A U.S. defense contractor is pitching a novel way to extract downed pilots who might find themselves deep within hostile territory or stranded in otherwise inaccessible terrain whereby another plane throws them a line that simply yanks them off the ground and tows them to safety. The proposal is, in many ways, a spiritual successor to similar systems that emerged during the Cold War, but could offer significant advantages in reliability and safety, as well as being something that virtually any aircraft could employ with limited modifications. This new development also comes as the U.S. Air Force, in particular, is increasingly concerned about how to rescue the crew of aircraft that get shot down in heavily defended territory that will only be increasingly off-limits to conventional combat search and rescue platforms.
Modern Technology Solutions, Inc. (MTSI), an engineering firm that already has a number of contracts across the U.S. military, first announced what it is calling the Rapid Aerial Extraction System (RAES) back on June 5, 2019. The company is already at work on the project as a private venture and conducted an initial demonstration of the concept in February 2019, according to Aviation Week. This test involved a light plane recovering a dummy.
"RAES gives you the speed, range, and economy of a fixed-wing aircraft and the vertical lift hoist-like capability of rotorcraft," Ben Bosma, MTSI's Principal Engineer, said in a press release. "The system is scalable and can be mounted on a wide variety of aircraft from fighters to transports."
The system itself consists of just a stabilizer, winch, and tether package, according to MTSI's website. There are no special modifications required to install these components on any aircraft and a computer-generated video presentation, seen below, shows an A-10 Warthog ground attack aircraft deploying the RAES via a podded arrangement that it carries like any other store.
How it works is relatively simple. The plane deploys the stabilizer which then begins to fall to earth unwinding the tether line – which MTSI says is "stronger than steel" – from the winch as it goes. A drogue chute deploys right before the stabilizer hits the ground.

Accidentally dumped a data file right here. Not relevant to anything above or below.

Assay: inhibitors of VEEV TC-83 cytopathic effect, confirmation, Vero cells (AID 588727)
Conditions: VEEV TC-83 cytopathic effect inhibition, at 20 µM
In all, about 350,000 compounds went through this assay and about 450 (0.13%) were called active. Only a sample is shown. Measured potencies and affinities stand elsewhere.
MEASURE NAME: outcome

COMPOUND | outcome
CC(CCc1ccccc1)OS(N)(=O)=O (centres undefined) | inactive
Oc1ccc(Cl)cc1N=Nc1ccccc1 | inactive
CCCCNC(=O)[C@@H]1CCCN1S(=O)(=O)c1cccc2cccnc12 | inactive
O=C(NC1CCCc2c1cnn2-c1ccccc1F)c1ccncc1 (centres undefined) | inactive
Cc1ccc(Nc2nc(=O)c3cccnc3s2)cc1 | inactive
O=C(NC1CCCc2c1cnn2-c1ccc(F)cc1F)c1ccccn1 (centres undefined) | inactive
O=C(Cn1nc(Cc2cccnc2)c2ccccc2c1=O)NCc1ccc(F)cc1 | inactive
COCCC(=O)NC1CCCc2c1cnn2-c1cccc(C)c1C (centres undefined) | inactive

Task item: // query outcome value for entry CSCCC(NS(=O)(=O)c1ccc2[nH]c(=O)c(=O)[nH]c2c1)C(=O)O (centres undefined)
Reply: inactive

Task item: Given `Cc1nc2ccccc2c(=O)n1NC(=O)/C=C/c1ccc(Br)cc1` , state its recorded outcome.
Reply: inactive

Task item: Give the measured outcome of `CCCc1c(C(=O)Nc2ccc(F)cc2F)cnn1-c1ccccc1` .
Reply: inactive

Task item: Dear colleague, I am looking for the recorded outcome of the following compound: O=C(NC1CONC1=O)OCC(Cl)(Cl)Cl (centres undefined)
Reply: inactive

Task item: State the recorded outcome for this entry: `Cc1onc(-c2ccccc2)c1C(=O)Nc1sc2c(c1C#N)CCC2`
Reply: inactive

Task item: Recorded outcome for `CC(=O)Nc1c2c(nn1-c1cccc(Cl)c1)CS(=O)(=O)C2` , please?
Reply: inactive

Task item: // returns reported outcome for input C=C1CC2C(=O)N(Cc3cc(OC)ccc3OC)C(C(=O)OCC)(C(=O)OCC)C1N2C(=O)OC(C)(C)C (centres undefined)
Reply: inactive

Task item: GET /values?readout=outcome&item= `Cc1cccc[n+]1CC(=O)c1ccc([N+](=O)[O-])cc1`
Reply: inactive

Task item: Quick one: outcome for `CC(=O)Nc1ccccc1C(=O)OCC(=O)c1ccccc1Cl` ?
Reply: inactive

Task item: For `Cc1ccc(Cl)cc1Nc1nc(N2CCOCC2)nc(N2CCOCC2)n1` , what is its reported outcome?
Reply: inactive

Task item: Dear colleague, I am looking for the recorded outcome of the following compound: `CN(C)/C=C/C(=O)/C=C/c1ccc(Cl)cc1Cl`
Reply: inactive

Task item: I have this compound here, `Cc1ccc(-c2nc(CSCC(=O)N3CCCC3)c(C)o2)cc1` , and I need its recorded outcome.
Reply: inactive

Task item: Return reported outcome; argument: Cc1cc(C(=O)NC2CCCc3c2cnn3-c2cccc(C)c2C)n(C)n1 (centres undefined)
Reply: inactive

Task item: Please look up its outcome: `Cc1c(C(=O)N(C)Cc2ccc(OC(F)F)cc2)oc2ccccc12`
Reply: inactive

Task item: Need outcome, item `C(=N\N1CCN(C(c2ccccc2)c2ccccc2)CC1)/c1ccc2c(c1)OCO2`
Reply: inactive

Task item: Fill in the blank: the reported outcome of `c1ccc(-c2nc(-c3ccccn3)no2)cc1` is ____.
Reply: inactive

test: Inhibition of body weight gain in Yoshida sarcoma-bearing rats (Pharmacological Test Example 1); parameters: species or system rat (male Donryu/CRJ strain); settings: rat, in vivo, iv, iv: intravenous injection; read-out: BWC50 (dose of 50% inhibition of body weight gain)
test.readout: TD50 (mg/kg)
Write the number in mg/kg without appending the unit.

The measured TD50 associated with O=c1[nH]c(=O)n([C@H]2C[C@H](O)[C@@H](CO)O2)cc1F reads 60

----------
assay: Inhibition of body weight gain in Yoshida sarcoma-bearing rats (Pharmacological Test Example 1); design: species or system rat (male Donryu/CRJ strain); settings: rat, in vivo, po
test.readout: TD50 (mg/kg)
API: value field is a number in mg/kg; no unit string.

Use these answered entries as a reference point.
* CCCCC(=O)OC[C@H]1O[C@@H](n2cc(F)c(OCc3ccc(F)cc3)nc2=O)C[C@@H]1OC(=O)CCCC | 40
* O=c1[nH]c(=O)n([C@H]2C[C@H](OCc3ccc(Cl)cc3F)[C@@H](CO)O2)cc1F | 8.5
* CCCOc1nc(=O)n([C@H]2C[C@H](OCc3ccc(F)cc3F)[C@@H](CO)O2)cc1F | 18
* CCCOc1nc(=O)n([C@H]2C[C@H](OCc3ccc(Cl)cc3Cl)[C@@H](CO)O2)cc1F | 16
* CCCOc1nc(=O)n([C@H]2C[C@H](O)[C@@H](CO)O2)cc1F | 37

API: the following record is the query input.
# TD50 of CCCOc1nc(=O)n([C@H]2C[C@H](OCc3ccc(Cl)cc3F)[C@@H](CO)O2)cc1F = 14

Above, the aircraft that launched it performs a series of maneuvers to create a spiraling loop in the line with a radius of approximately 2,400 feet. Down below, the downed pilot straps themselves onto the stabilizer, which also includes a new parachute. They then signal the plane orbiting above, which then flies away with the individual in tow.
This is, in many ways, is similar to how the Air Force's now-retired Fulton Recovery System, also known as Skyhook, worked. That system involved a specially modified plane dropping a canister to a downed pilot, after which that individual would inflate a balloon with helium that would carry aloft a tether line. The plane would use a v-shaped hook mounted on the nose to catch this line. The aircraft's crew would then use a separate set of equipment to reel in the recovered individual and get them onboard.
Air Force Special Operations Command (AFSOC) was the last to employ the Fulton on modified MC-130E Combat Talon special operations transports. AFSOC officially retired the system in 1996.
However, MTSI says that RAES will exert much less force on the individual at the end of the tether than Fulton, making it much safer all around. In its February 2019 demonstration, the vertical force exerted on the package at the end of the line was less than two Gs. This new system also won't require a modified cargo aircraft to deploy it.
The RAES operating concept actually owes more to a technique that Nate Saint, a Christian missionary pilot, devised in the 1950s to drop items to isolated native tribes in South America. Saint would drop packages at the end of a line and then enter a circular orbit creating a spiral that would both slow and stabilize the payload, causing it to fall both accurately and gently. MTSI's recovery concept just puts all this in reverse.